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Be the Gift Rolls out Workshop on Wheels

Be the Gift has completed over 75 projects.

With three trailers, Be the Gift will be able to tackle three projects every weekend.

Be the Gift won a $26,000 Innovate for Good grant from Rose Community Foundation.

Local philanthropists Chris and Marilyn Johnson unleash their newest fleet of fully stocked, construction-ready trailers on local moms in need.
"We're in our ninth year, and we started right here at our house," says Be the Gift co-founder and co-director Chris Johnson.

He and his wife, Marilyn, have always had a soft spot for moms. As a youth minister in Loveland, Chris worked with Colorado families for two decades, many of which were led by single mothers.


When the Johnsons decided to start up their own nonprofit geared toward helping single moms, they knew they'd have to hone in on something specific. One day, a neighbor who was a single mom struggling to make ends meet told Chris she needed help putting in her storm windows. Chris sent over a contractor, who quickly ascertained that his new client didn't just need help putting windows in -- she needed new windows altogether.

"We realized many single moms' needs revolved around their homes," Chris says, adding, "Our gift, if you will, is giving them a safer, healthier and more functioning home in which to raise their children."

The Johnsons themselves didn't have any construction experience, but many of Chris's friends were contractors, masons and carpenters. "It started steamrolling as we learned how to make the process work," explains Chris. Last year, Be the Gift had 150 volunteers, and completed over 75 projects in Denver and northern Colorado. "Our only criteria," says Chris, "is that's she's a homeowner and her needs are within our scope."

Wheeled workshopsWith three trailers, Be the Gift will be able to tackle three projects every weekend.

Be the Gift has expanded its home repair program by adding three fully stocked construction-ready trailers to its arsenal, thanks to a $26,000 Innovate for Good grant from Denver's Rose Community Foundation, which uses leadership, grantmaking and donor engagement to invest in strategic and innovative solutions to enduring problems and emerging issues.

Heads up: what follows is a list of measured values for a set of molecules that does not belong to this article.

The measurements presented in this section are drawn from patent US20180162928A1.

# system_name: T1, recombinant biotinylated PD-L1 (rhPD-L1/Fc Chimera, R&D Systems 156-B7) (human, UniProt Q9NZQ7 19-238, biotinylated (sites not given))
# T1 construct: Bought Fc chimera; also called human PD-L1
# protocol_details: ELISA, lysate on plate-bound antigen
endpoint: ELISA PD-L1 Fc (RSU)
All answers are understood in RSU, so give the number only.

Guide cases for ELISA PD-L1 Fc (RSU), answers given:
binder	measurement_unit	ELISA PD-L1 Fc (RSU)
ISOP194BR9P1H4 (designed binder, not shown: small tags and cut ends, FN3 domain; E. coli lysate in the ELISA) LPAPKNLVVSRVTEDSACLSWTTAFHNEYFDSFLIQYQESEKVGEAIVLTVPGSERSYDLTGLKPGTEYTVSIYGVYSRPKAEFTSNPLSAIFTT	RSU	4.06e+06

When it comes to grantmaking, Rose Community Foundation invests in nonprofit organizations that work to make the Denver Area a better place for all people, primarily in the areas of aging, education, health, Jewish life and child and family development.

"We got one grant during the first stage of the process, and secured another when we won the grand prize," Marilyn clarifies. Before securing grant monies, Be the Gift had a single trailer loaded of tools, and it bounced the equipment between job sites. New trailers might not seem like a lot, but they'll change the pace of the program entirely.

With three trailers, Be the Gift will be able to tackle three projects every weekend; up until now, they'd averaged one project per weekend. "The need is definitely there," says Marilyn.

Be the Gift's new trailers will allow volunteers to work much more efficiently, too. "When you do home repair projects, you'll go to Home Depot five times. Our project managers love these trailers because they come with everything -- even the stuff you didn't know you needed," says Marilyn.

First fixesBe the Gift won a $26,000 Innovate for Good grant from Rose Community Foundation.


The latest fleet of Workshop on Wheels trailers rolled up to three homes on Sat. May 14. On their inaugural journeys, 45 volunteers divvied up work fixing bathroom and plumbing issues, remedying unsafe doors and windows and removing fallen tree limbs from backyards. At one house, volunteers even helped repair a chicken coop for a single mom who raises chickens for extra income.  

"These single moms are resilient, and so amazing," says Marilyn. "Many of the women are nominated for our program because [single moms] always think somebody needs help more than they do."

You don't have to be a homebuilder to support Be the Gift; the nonprofit uses volunteers from all skill levels. "If you're a professional contractor, handyman or just someone with a willing heart, there is a place for you," Marilyn says. Donations are also appreciated.

This story was underwritten by Rose Community Foundation.

Read more articles by Jamie Siebrase.

Jamie Siebrase is a Denver-based freelance writer who who writes about art, culture, and parenting for Westword and Colorado Parent.
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